Thursday, January 15, 2009

Saint Kevin?

Yesterday I had a very unique opportunity that doesn't come along very often. After getting home in the afternoon, I hit the elliptical machine for a quick 30-minute workout, then rehydrated afterward with a bottle of suds.

Not halfway through my beverage (held in one hand while playing Frisbee with my daughter with my other hand), my neighbor came rushing over in an obvious state of angst and solicitude. Always willing to help out my fellow man or woman in any way I can, I set down my longneck to listen to her distressed request. My 5-year-old daughter watched very curiously and tentatively from several feet away.

I was hoping from the tone of her (my neighbor's) voice that everything was okay with her husband, a retired, elderly man who is usually the one to rush over to solicit a favor. It was very uncommon that his wife would make the 50-yard trek through the briers and brambles.

"Is everything okay?" I asked, implicitly asking about her husband.

"Nooooooo. I need your help . . . . fast!" she said anxiously.

I immediately thought that a tree, a ladder, the refrigerator or something heavy had fallen onto her husband who now lay gasping for air with crushed lungs and broken hip unable to move. This was a "Life Alert" situation, and I was being summoned as first response. Flashes of my past experiences and math and construction backgrounds immediately flashed into my head as I developed a quick plan of attack. I took another swig of my beverage for some liquid courage to help me through this Code Red event. My daughter took my lead, as she was already putting away the Frisbees and putting her jacket back on. All this happened in an instant.

"What's the problem?" I asked with the calm, stoic confidence of a seasoned EMT.

I wasn't prepared for what came next. In fact I was rather shocked by her answer to the question.

"My cat is stuck under my deck and my husband isn't home!!!!"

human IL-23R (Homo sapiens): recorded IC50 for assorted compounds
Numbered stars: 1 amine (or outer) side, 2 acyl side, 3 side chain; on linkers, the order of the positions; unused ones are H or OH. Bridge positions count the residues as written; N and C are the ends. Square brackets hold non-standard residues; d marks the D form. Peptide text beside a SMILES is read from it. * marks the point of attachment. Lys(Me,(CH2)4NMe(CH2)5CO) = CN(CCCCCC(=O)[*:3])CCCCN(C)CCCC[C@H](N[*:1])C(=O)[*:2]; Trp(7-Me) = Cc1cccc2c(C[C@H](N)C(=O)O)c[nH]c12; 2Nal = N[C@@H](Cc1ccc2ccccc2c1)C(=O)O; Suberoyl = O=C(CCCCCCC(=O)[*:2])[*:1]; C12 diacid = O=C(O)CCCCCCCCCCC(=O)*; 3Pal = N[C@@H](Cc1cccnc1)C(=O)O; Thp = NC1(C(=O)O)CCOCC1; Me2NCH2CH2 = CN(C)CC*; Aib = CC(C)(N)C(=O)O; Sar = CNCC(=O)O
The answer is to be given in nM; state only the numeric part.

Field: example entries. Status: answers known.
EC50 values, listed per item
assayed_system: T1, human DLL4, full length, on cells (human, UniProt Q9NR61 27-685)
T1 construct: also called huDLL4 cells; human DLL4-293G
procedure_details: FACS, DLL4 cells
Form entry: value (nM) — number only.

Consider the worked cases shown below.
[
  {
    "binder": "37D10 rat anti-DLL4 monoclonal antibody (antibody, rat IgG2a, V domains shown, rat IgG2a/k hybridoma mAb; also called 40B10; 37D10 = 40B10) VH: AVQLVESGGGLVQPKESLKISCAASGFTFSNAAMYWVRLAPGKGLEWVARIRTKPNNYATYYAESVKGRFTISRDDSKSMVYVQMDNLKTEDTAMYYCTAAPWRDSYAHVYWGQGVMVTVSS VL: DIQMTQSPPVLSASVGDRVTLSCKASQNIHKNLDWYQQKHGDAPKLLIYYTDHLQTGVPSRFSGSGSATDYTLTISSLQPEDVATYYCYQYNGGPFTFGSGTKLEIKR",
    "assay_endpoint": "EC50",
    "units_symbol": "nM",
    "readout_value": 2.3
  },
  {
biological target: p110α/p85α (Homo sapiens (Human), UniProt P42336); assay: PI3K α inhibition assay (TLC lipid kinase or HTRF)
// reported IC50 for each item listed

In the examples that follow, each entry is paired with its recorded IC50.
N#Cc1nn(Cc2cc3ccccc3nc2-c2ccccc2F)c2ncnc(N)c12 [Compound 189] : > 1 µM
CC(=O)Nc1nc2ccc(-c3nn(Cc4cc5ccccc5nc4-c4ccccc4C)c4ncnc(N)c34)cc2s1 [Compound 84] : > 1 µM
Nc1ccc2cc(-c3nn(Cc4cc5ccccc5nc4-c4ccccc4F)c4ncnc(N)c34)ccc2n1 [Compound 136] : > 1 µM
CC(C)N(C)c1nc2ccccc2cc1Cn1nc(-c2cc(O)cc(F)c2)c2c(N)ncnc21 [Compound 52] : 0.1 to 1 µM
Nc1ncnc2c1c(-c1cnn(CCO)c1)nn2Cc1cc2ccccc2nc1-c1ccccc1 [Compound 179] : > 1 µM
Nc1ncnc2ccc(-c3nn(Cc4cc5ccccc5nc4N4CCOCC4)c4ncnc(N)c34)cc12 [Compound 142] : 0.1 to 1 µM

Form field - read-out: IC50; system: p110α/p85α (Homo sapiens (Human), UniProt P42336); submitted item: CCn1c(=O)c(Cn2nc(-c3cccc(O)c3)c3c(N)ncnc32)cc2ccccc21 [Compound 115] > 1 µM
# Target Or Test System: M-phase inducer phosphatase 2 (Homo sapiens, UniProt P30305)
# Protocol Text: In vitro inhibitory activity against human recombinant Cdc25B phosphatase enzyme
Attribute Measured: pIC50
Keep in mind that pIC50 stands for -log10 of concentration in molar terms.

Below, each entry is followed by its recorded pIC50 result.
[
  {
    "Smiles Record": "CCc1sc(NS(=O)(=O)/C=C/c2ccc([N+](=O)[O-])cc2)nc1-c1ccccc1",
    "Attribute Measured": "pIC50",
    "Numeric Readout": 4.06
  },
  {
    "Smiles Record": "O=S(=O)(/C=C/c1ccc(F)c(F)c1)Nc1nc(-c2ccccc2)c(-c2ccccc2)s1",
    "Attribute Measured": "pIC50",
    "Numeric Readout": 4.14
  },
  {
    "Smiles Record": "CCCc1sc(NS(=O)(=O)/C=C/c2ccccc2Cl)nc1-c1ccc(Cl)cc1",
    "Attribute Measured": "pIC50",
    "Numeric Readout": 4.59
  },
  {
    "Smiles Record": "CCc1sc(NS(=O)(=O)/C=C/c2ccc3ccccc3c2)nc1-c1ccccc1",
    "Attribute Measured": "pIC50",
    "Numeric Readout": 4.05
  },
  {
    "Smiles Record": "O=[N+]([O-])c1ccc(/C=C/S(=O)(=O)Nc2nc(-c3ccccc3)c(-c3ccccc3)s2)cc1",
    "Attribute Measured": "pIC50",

Knowing her cat was very important to her, as dear to her as any other member of her family, I was relieved that it wasn't anything more serious, but much of my adrenaline suddenly left me as I realized what a non-critical, routine rescue this was going to be, even though it would incorporate more of my construction background than heavy lifting followed by CPR.

Nonetheless, I snapped into action. I grabbed my drill, hammer, and several pry and crow bars. I also grabbed my telescoping light-bulb changer pole that has come in very handy so many times before for knocking Frisbees out of trees. My instinct told me that this might come in pretty handy when used parallel to the ground as well as a "Kitty Cajoler." My daughter grabbed a few "tools" of her own: her baby doll, a flashlight, and a spare battery for the cordless drill. With a few last minute gulps of my rehydrating fluid, the three of us set off with blood in our eyes and snot in our noses (the cedar was really bad yesterday.)

Apparently the cat, which had never been out of the house for more than 10 closely supervised minutes at a time, escaped three days prior and had been missing since. With no food or water and overnight temperatures dipping below freezing, my neighbors had almost given up all hope of ever seeing their "Fluffles" ever again. But yesterday, just as I must have been finishing up on the elliptical, the neighbor's dog, while outside for its "business" began yapping at the deck. Sensing the tirade was more than just a delusional cross-eyed dog trying to ward off the benign threats of a piece of treated lumber, she investigated between the slats of the deck and discovered her beloved, lost feline. After placing a pine cone directly above the motionless kitten to mark its location, she called her husband and came to get me.

Once "Team Korpi" arrived on the scene, I was confused as to how the cat was "trapped" beneath the deck, as there were several points of entry with enough clearence between the deck and ground for the cat to simply walk out on its own, the same places that allowed me a good look underneath to reveal plenty of crawl space even for the fattest of housecats. I assumed she must have her claw, tail, whiskers, or something caught on something else, but that idea was soon abandoned as the cat was no longer beneath the carefully placed pine cone.